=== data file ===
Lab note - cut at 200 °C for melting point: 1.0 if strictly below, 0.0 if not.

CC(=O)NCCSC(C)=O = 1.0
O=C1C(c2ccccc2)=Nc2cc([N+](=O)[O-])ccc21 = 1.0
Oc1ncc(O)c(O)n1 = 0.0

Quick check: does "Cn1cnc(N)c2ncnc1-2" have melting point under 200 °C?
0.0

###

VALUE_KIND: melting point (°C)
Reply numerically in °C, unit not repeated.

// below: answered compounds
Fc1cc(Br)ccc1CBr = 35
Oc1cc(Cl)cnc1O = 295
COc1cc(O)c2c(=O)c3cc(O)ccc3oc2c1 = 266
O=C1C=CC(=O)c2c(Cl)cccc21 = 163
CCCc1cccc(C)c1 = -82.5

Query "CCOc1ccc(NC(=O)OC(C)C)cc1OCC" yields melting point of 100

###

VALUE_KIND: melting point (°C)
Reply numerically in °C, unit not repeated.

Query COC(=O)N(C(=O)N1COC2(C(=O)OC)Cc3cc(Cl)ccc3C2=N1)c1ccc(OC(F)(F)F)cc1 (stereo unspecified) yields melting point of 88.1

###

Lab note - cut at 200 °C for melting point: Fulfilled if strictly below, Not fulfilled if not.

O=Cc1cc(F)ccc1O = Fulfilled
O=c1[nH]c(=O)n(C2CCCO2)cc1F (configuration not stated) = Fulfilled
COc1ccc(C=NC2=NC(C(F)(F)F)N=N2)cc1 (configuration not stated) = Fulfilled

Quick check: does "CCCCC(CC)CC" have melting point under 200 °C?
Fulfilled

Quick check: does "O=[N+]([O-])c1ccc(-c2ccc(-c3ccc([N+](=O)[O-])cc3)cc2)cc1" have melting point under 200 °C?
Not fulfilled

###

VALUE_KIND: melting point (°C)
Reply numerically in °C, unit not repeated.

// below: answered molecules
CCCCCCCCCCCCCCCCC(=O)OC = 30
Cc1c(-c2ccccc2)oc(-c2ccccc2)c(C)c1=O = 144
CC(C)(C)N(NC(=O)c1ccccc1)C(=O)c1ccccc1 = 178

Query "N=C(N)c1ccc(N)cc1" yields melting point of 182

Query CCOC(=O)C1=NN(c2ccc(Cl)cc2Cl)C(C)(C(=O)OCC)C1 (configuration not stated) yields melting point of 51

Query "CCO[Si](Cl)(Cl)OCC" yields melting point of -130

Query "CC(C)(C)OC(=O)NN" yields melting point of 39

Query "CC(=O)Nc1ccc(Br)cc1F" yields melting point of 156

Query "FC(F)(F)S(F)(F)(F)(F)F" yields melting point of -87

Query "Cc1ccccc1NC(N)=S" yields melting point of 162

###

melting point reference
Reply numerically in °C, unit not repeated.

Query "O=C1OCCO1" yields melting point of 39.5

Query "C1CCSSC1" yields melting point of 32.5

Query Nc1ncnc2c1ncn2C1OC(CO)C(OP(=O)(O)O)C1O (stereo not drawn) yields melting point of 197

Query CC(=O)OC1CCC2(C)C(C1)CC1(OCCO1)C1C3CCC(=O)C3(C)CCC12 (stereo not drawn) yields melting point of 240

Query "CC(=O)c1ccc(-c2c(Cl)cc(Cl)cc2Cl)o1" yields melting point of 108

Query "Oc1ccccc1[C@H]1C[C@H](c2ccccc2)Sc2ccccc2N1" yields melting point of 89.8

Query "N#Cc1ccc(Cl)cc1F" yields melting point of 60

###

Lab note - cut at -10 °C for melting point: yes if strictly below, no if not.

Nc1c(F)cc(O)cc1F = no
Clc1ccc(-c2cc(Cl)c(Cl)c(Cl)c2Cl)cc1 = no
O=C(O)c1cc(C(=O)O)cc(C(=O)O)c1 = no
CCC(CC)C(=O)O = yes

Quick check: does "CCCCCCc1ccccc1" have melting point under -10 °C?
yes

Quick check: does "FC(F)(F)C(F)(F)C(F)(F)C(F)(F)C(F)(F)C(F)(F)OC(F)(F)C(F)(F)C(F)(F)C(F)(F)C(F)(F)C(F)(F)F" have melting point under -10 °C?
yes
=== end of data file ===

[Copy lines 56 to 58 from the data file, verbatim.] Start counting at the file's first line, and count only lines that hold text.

Nc1c(F)cc(O)cc1F = no
Clc1ccc(-c2cc(Cl)c(Cl)c(Cl)c2Cl)cc1 = no
O=C(O)c1cc(C(=O)O)cc(C(=O)O)c1 = no